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What You Need to Know Before You Buy an Air Purifier for Smoke Removal

What You Need to Know Before You Buy an Air Purifier for Smoke Removal

Do you want to remove smoke from your home caused by wildfires by using an air purifier? All air purification systems are different, so it is imperative to know what to look for before buying. When buying an air purifier to remove smoke particles in your home's air, allergists recommend keeping these ten things in mind.

1. Understanding air purifier basics

There are numerous air purifiers available today, but  not all will work for the same person. Considering that each system cleans the air differently, you should look for an air purifier that captures at least 99% of all contaminants.

2. Every type of smoke is different

Most air purifiers claim to reduce smoke, but they usually mean tobacco smoke. To remove the toxins from tobacco smoke, these cleaners use a unique blend of carbon. The smoke from wildfires contains microscopic soot particles and fine ash particles sized between 0.4 and 0.7 microns, so an alternative filtering technique is required.

3. Make sure your air is filtered with a True HEPA filter

HEPA (high-efficiency particulate air) filters remove microscopic wildfire smoke from the air. The HEPA filter's highly dense paper filtration system traps airborne contaminants, which are not captured by ozone or ionic air purifiers. When purchasing filters, search for one that has been certified as a HEPA filter. The certification states that these filters will remove 99.97% of particles in the air.  

4. Upgrade the HVAC filters

Upgrading your furnace and air conditioner filters is sometimes a better alternative to buying an air purifier. If you have central air and heating, the EPA states that a medium MERV filter may be as effective as using a genuine HEPA filter when eliminating indoor airborne particles. If you become too dependent on these filters, you need to replace them when the fires are out.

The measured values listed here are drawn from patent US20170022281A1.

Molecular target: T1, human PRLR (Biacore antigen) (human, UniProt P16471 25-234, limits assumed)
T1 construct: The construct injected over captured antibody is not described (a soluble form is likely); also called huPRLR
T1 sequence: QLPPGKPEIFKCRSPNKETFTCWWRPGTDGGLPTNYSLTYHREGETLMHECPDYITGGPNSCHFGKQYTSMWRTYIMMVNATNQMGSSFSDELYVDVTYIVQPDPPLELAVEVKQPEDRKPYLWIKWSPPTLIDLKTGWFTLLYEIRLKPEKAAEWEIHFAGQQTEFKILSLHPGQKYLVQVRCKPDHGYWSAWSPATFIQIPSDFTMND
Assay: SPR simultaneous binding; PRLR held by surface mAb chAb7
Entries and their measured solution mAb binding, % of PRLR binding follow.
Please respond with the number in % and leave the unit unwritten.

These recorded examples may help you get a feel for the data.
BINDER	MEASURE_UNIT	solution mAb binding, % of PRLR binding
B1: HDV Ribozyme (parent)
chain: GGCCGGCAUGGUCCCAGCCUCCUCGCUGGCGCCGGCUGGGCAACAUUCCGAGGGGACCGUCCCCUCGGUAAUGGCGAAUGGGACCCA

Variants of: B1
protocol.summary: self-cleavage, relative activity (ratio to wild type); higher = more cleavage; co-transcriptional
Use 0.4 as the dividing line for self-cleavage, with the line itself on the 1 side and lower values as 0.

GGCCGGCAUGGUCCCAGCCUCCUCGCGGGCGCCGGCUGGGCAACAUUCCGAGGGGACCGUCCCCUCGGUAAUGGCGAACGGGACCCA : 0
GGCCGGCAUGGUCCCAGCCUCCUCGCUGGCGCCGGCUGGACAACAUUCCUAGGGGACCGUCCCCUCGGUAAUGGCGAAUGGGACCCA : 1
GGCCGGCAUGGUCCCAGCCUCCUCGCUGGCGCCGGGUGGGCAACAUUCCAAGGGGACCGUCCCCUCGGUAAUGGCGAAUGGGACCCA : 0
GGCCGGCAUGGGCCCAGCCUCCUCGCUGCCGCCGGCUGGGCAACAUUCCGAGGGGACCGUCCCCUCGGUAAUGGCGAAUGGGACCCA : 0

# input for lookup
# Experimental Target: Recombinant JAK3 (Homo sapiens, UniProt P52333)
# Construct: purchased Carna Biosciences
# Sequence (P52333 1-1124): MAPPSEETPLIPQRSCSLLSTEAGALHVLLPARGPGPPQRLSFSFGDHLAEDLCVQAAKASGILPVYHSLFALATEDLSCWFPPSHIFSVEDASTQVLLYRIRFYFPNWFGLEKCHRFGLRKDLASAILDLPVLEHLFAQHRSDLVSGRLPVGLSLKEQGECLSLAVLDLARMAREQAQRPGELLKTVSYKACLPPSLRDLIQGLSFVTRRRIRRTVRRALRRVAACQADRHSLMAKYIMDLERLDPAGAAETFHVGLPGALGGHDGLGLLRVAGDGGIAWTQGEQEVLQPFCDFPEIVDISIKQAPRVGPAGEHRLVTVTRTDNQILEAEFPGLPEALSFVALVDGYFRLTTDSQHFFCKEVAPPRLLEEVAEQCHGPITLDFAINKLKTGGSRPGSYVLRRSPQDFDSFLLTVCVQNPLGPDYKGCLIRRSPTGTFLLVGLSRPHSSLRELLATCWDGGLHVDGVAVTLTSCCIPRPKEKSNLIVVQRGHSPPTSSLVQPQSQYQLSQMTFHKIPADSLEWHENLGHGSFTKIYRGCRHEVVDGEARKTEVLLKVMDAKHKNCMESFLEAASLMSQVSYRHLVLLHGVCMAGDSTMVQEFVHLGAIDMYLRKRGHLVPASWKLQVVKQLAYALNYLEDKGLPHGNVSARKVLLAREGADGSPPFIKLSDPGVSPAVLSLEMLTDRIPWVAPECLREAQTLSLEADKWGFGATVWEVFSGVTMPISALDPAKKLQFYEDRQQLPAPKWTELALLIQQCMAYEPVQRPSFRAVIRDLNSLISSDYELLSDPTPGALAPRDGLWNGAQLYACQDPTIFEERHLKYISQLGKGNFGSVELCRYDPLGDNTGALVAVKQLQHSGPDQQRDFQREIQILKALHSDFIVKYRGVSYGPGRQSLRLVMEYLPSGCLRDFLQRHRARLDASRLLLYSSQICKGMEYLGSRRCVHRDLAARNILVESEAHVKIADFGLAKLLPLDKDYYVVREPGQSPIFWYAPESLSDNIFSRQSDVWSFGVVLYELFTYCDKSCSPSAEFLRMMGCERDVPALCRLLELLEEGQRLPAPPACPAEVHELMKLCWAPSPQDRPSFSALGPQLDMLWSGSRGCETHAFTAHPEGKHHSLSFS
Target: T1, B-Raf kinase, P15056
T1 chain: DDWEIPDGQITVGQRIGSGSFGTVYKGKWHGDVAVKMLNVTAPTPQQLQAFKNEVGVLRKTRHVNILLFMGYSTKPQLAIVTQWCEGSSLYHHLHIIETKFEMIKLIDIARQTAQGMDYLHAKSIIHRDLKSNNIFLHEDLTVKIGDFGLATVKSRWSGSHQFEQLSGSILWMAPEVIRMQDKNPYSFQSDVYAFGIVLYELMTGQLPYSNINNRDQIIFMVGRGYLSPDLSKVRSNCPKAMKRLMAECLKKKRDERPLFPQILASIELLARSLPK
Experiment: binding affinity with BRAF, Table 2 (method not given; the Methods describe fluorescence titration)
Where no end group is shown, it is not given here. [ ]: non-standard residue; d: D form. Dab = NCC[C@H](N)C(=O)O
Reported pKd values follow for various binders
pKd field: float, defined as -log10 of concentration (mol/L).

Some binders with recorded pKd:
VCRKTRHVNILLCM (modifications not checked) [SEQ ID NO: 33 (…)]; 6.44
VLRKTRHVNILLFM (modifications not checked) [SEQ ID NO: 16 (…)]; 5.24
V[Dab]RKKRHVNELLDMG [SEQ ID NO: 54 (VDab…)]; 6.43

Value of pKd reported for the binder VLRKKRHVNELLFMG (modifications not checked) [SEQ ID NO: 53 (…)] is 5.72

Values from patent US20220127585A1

5. Check to see how loud it is

Smoke-free air requires 24/7 operation, so you do not want a noisy machine that will disturb you at night. Look for air purifiers with high and low fan speed ratings that pass practical particle reduction tests.

6. It's all about size

A smaller room air purifier may seem appealing but won't save you money. According to experts, you shouldn't buy a HEPA air purifier for a room smaller than 150 square feet. If possible, seek out options for purifying 350 square feet or greater rooms, as these are usually more effective at removing smoke.

7. Placement is important

You're likely to have five times as much pollution in your home as outside - and wildfire particles aren't even considered here. It would be best to place the air purifier in a place where you often spend most of your time while you are indoors. Air purifiers are most commonly used in bedrooms, although you can move them throughout the day.

8. Put them to work right away

It will help if you run your new air purifier for an hour as soon as you bring it home. Passing the air through the filter 4-6 times helps clean the air in your room quickly. If you want to maintain the improved air quality, you can switch the machine to automatic or low. It is also good to run the air purifier once you have cleaned it with the fan on high to remove any particles that are in the air.  

9. Changing your filters

Replace your air purifier's filters and pre-filters regularly whether you have an air purifier or a wildfire recently. It will help you maximize your air purifier's performance and keep it running at peak performance.

10. Maintain a regular cleaning schedule

You should always keep your windows closed, even if you have an air purification system. Fine smoke particles will often settle on floors and surfaces, and they can even settle on your bed, clothing, and your skin. We encourage you to take a bath and change into fresh clothes after spending time outdoors. To keep indoor allergens low, you should also change your bedding more often than usual.
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